Hot rodders have given a Border motorsport pioneer an unforgettable send off.
About 30 custom cars gathered at the Albury Entertainment Centre on Friday to farewell Jamie Drummond.
While the coronavirus limited the funeral to 200 attendees the funeral home believes 1000 would have attended if there were no restrictions, such was his standing in the community.
The 64-year-old's casket travelled past Drummond Motorsport in Wodonga - the business he started in 1985 - before a service at the Entertainment Centre.
Mr Drummond made his name in Australia and overseas through the business, but attendees were told family was always his first love.
The service heard the father of three and grandfather to eight was both a gentleman and a straight-talking larrikin.
"He was a no bulls-- kind of bloke, down to earth, honest, and a very loving husband, dad, grandpa and friend," daughter Emma said.
Mr Drummond was born in Albury, lived in Jingellic before moving to Walwa, and boarded at Albury Grammar School - later Scots - from age 10.
He was an avid football player as a teenager and was a three-time best and fairest winner for Walwa.
The 64-year-old was a country boy at heart and used his five acres to grow citrus fruit trees.
He was so passionate about car racing, his property even had its own go kart track.
"We all know the tragedy that occurred and our deepest condolences are with the Turner family also," Emma said.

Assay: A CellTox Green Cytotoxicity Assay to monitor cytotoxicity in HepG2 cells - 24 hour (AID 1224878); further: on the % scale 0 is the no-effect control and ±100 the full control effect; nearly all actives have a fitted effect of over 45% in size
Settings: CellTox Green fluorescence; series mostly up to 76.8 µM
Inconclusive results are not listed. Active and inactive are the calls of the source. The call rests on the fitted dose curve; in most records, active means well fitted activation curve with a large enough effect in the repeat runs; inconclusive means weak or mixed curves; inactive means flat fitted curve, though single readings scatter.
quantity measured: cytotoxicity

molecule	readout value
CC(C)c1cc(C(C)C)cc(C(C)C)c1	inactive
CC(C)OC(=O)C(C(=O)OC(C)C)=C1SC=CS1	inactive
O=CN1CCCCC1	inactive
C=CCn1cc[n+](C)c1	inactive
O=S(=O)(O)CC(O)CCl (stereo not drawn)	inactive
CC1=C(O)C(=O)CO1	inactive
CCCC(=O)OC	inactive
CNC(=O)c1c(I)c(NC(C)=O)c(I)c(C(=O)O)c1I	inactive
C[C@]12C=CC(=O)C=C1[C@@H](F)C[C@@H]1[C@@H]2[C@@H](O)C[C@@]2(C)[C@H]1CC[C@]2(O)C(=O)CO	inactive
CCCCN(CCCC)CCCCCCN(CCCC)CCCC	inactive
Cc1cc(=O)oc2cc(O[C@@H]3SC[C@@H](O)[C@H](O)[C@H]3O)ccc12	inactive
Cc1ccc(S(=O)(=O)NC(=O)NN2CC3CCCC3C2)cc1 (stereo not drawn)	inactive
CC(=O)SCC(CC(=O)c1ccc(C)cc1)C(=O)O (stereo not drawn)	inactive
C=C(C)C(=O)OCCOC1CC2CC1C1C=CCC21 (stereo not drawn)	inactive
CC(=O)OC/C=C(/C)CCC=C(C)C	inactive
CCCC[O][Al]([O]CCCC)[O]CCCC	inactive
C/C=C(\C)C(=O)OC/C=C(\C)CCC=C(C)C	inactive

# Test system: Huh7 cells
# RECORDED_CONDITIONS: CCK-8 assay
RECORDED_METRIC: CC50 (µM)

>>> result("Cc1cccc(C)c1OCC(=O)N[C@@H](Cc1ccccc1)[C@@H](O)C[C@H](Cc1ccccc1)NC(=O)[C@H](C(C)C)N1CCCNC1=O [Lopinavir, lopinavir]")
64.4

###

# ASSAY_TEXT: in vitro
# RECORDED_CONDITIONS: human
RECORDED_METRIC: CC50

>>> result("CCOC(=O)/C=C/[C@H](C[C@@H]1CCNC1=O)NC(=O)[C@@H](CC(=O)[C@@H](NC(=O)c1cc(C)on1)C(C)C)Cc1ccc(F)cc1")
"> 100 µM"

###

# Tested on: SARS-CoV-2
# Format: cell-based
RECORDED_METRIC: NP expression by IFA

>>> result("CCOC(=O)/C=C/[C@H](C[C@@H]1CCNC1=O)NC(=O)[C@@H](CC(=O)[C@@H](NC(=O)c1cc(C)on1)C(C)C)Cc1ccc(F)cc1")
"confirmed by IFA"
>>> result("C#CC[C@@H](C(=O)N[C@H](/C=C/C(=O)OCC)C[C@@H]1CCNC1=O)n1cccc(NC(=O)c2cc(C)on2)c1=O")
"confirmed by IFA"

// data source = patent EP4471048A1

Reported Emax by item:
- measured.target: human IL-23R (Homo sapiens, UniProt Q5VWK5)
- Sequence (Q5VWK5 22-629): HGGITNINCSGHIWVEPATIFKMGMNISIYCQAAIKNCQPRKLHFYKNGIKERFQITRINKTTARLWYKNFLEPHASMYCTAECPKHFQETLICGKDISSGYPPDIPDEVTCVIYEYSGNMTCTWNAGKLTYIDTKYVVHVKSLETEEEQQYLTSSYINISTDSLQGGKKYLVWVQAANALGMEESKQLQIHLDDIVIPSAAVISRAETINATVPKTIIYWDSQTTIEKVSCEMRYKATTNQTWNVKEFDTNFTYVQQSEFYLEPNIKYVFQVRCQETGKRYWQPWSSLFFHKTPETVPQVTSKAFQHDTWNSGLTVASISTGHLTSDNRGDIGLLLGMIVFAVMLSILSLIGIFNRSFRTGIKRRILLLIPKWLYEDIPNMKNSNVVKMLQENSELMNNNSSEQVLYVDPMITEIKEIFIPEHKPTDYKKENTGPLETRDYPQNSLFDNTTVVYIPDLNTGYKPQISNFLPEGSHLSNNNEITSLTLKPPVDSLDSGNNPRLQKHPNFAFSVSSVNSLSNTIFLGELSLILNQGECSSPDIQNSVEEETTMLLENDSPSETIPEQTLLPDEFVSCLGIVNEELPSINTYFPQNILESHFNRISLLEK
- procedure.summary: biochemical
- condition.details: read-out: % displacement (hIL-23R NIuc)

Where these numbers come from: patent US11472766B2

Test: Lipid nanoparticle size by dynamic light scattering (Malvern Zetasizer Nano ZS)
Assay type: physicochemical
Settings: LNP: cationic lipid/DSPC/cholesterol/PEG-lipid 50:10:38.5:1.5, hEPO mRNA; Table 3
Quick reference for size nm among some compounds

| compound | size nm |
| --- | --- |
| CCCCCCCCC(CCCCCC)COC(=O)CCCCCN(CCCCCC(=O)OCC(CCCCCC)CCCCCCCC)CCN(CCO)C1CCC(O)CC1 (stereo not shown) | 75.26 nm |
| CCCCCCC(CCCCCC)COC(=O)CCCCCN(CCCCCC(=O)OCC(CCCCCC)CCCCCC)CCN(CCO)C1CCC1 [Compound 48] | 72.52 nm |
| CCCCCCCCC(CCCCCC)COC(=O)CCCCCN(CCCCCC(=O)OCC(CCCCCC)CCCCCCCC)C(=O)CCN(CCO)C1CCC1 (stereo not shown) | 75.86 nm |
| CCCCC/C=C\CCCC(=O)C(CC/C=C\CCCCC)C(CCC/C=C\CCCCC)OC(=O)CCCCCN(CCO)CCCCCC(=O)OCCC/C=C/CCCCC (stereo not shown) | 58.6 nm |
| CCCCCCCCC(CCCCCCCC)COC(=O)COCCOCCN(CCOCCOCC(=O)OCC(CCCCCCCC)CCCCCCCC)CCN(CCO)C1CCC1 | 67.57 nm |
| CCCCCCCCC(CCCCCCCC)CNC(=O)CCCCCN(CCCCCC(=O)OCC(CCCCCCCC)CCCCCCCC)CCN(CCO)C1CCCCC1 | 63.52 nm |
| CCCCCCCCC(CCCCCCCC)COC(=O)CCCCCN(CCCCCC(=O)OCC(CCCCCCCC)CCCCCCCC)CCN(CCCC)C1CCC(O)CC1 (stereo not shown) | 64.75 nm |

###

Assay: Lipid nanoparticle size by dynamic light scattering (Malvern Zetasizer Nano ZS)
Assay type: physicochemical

"Dad rode out in style in his project FJ Holden.
"And you know what, it's just bloody cheeky of him.
"He was doing what he loved, living life, which he had always encouraged us to.
"On behalf of our entire family, thank you for being here to celebrate the life of dad.
"He would be so chuffed to know how loved he is, and always will be.
"Dad we love you and we will look after each other, just the way you want us to."
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His daughter, Tracy, said he had raised his three children with "old-fashioned manners", which had flowed through to his grandchildren.
"Your life was definitely worth living and you lived it bloody well," she said.
Grandson Dylan Drummond said he was fun and caring.
"We had a wonderful grandpa, one who never really grew old," he said.
"His heart was full of solid gold, maybe even filled with fuel."
Mr Drummond was respected in the motorsport industry.
His business focused on designing and making shock absorbers for rally cars that competed at the top level around the world.
The company was linked to championships around the globe thanks to the Drummond liquid cool shock absorber, and Drummond 60 and 50 millimeter absorbers.
Customers included John and David Reynolds, Michael Guest, Murray Coote, Cody Crocker and Ed Ordynski.
Mourners were told he was a humble man despite all of his success with the family run business.
The 64-year-old left Drummond Motorsport late last year to spend more time with his wife Yvonne, enjoying time in retirement, which was tragically cut short by the crash at Laceby.
His casket - a custom design featuring the Australian flag, an image of Mr Drummond, and topped by native flowers and his shock absorbers - was led out to the tune Jump In My Car by Ted Mulry Gang.
His family asked that mourners make donations to the Black Dog Institute in lieu of flowers.
His son, Trevor, had raised nearly $5000 for the cause before the funeral.